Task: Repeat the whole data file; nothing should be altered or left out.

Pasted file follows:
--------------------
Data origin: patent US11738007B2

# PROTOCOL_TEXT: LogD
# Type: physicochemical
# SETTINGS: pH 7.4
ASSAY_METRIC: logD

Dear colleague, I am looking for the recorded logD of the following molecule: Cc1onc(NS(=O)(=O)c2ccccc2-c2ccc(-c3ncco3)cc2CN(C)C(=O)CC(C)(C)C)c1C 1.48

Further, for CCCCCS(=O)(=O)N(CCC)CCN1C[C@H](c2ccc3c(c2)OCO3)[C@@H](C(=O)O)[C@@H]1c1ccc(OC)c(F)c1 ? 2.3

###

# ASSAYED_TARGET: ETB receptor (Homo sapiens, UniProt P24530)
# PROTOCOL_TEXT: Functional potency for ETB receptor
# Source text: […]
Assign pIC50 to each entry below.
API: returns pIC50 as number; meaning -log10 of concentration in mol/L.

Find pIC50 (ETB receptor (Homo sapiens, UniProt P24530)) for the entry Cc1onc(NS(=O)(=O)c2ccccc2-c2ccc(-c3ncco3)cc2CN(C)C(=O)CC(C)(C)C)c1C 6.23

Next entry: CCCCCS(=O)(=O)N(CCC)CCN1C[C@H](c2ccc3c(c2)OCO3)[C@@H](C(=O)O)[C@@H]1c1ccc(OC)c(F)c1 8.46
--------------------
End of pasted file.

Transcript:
Data origin: patent US11738007B2

# PROTOCOL_TEXT: LogD
# Type: physicochemical
# SETTINGS: pH 7.4
ASSAY_METRIC: logD

Dear colleague, I am looking for the recorded logD of the following molecule: Cc1onc(NS(=O)(=O)c2ccccc2-c2ccc(-c3ncco3)cc2CN(C)C(=O)CC(C)(C)C)c1C 1.48

Further, for CCCCCS(=O)(=O)N(CCC)CCN1C[C@H](c2ccc3c(c2)OCO3)[C@@H](C(=O)O)[C@@H]1c1ccc(OC)c(F)c1 ? 2.3

###

# ASSAYED_TARGET: ETB receptor (Homo sapiens, UniProt P24530)
# PROTOCOL_TEXT: Functional potency for ETB receptor
# Source text: […]
Assign pIC50 to each entry below.
API: returns pIC50 as number; meaning -log10 of concentration in mol/L.

Find pIC50 (ETB receptor (Homo sapiens, UniProt P24530)) for the entry Cc1onc(NS(=O)(=O)c2ccccc2-c2ccc(-c3ncco3)cc2CN(C)C(=O)CC(C)(C)C)c1C 6.23

Next entry: CCCCCS(=O)(=O)N(CCC)CCN1C[C@H](c2ccc3c(c2)OCO3)[C@@H](C(=O)O)[C@@H]1c1ccc(OC)c(F)c1 8.46